You can see the hen now, just behind our mascot.

At the mandatory 7:45 am staff meeting, I found out that my campers had won the Dutch Auction game. That boosted my sense of pride for my campers, which is no easy feat.

After the meeting, I joined my campers at their table for breakfast and they told me other campers were grumbling about the two thieves being too good at the mascot game. Then the staffer in charge came over and told my campers to give back the mascots. They protested that they had followed the rules cleanly this time. They looked at me and I nodded my head slightly; they promptly turned the mascots over to her.

After she left with the 4 mascots, the younger one signed to me, "Why punish us? We follow rules!" I leaned in and signed, "(it's) Okay, you punish because you too good". They laughed at that and calmed down. I was curious about how they managed to steal 4 mascots after the cabins had learned how sneaky they were and were undoubtedly on high alert.

Me: "How four?"
Older thief: "We went their cabins, take"
Me: "Time?"
Younger thief: "3 morning"
Me: "Wow"

Then it was time for the outdoor games. Friday night had dipped into the 30's and the sun was warming the field up to the high 40's when we streamed out of the mess hall. We headed out to play a regular Silent Weekend game and a favorite of mine, "Clusters". It's a great game that anyone can play.

Here's how it works - someone holds up a number and the participants must "cluster" themselves into a group of people matching the sign. If the sign comes up as "6", each group must have 6 people in it. The "refs" rush in and count the members of each group to ensure accuracy. The others who couldn't find enough members are out of the game. Then everyone breaks apart and mingles...waiting for the next number. The last two remaining in the game are the winners. The last two left in the game that morning were each given a clue to share with their cabins.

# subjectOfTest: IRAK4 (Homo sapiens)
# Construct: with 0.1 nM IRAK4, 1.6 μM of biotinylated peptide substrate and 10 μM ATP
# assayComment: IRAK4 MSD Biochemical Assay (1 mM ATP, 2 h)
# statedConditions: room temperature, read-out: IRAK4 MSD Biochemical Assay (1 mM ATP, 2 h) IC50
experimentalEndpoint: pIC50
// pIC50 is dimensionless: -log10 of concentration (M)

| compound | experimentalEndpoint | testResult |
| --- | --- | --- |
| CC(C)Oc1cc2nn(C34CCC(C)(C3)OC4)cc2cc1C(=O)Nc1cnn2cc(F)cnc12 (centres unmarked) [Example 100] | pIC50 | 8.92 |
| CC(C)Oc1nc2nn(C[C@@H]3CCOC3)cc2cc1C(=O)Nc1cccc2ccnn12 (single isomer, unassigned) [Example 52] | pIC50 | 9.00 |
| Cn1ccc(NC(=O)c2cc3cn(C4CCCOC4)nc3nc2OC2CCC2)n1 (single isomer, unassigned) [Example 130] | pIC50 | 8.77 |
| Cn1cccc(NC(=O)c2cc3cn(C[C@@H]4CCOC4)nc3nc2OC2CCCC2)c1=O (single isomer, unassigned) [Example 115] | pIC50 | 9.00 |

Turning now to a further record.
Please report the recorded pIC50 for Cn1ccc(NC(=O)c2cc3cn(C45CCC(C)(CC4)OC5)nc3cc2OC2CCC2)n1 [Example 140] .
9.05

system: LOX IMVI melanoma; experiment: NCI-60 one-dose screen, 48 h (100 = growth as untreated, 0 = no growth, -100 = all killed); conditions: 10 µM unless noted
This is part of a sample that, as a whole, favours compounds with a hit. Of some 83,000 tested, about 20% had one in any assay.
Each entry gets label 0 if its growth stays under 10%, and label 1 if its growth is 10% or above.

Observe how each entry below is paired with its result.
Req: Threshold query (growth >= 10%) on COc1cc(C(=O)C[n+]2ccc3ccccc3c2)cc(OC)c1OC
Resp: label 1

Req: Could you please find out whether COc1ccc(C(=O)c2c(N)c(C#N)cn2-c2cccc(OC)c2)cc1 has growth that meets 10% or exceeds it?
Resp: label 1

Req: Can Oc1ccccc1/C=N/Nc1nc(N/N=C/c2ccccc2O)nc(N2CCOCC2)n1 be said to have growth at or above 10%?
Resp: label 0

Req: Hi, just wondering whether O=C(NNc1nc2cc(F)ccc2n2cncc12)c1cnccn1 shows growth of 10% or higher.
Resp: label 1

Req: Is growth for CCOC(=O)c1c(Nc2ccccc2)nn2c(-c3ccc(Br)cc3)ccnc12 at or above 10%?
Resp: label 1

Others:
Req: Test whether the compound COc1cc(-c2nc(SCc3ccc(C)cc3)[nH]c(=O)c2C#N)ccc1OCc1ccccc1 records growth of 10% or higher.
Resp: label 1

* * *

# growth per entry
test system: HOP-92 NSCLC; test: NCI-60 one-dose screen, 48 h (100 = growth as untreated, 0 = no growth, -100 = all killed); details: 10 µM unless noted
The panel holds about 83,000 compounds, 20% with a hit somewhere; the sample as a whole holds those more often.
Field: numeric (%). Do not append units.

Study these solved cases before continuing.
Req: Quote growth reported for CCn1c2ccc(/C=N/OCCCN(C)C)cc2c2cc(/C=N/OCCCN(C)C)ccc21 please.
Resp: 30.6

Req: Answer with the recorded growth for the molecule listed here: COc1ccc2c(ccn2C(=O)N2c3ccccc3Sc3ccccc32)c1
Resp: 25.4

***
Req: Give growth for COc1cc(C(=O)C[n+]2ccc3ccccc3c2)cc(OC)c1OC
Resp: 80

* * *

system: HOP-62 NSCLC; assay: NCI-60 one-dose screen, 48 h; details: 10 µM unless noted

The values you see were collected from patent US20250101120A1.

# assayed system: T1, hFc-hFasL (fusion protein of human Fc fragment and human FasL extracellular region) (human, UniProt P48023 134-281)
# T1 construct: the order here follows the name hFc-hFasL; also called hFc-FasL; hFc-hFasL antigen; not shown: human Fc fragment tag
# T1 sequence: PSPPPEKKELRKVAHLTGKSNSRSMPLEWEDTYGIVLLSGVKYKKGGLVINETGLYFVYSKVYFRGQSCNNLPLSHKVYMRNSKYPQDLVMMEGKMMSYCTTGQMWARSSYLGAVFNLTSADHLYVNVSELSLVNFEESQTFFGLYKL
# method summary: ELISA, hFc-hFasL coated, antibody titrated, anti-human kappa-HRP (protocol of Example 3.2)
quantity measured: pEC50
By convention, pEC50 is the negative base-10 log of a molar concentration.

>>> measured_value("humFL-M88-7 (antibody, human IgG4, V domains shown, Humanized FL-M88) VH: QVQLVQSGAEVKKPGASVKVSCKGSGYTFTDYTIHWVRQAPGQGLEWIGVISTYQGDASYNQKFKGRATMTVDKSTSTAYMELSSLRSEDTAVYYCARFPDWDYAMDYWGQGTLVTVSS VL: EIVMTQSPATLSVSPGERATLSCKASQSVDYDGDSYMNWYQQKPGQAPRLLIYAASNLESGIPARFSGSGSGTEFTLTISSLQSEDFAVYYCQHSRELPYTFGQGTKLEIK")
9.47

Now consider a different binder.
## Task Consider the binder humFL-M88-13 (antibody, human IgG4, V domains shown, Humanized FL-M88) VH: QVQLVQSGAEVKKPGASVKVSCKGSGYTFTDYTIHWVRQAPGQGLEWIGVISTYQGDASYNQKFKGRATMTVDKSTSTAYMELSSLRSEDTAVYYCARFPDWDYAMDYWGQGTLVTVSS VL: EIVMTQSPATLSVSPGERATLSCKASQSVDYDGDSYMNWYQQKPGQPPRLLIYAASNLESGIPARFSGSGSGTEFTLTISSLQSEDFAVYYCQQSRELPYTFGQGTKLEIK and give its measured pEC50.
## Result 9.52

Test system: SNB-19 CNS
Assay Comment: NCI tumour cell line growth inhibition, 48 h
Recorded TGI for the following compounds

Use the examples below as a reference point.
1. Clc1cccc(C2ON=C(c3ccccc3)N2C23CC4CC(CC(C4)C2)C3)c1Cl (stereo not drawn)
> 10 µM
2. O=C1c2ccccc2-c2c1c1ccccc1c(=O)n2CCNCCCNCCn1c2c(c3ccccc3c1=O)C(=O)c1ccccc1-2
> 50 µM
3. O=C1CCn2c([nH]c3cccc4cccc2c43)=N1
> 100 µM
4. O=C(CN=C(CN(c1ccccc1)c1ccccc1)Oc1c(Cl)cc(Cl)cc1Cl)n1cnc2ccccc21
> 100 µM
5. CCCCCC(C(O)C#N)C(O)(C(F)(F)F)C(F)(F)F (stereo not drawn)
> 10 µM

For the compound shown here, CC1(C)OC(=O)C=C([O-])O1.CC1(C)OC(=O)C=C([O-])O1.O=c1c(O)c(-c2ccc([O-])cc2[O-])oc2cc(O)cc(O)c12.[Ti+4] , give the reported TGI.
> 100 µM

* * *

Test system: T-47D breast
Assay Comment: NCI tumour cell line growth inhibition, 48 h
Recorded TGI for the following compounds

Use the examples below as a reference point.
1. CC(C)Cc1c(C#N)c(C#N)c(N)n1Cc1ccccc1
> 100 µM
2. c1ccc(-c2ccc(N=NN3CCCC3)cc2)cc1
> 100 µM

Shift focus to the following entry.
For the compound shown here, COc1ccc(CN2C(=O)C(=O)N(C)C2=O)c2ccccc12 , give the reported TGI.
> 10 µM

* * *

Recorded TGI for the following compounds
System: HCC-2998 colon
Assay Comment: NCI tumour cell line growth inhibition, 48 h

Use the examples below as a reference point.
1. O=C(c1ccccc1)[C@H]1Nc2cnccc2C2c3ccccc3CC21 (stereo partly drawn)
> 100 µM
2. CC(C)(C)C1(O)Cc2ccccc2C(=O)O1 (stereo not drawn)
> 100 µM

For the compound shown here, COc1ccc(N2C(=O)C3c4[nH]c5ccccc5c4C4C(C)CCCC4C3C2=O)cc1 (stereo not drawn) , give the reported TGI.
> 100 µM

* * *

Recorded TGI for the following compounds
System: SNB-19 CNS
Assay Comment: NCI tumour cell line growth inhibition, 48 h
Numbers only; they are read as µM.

After playing a relay game (each camper had to "read" what was fingerspelled and either fingerspell or sign it) and "Guess Who?" (each camper had to guess the identity on a card taped to their backs, using "yes/no" questions), we went back for lunch. My co-counselor informed me that he managed to get another clue. My mental computation told me that any other cabin had, at best, 2 clues while ours had 4.

After lunch, I left to lead a workshop for the beginners. I decided on the "7 W's of ASL" (who, what, where, when, why, which, & how) as the building block approach, supplemented with time reference (yesterday, tomorrow, day, week, month, etc.), emotions, and gender line for sex-specific signs (mother, father, boy, girl, etc.).

When I wrapped the workshop up 1.5 hours later, the participants were able to follow everything so much better and they felt good about that. Some came over and praised me for that. Even the staffers who attended were impressed by my style of teaching. I had gotten everyone involved, even the staffers and counselors. This was officially my first time leading a workshop. Two years ago, a presentator got sick and I took over at the last minute.

Then it was craft time, where the campers were allowed to unwind and get creative. That always recharges the batteries. Then the announcement came - each cabin must use the line "Guess What?" and use the gloves as prop in their skit. What skit, you may be thinking? Every year, each cabin comes up with a skit involving signing, deaf culture, and any relevant aspect of the deaf world and we all compete for the best skit. It's one of the best things about the whole weekend...and the most stressful!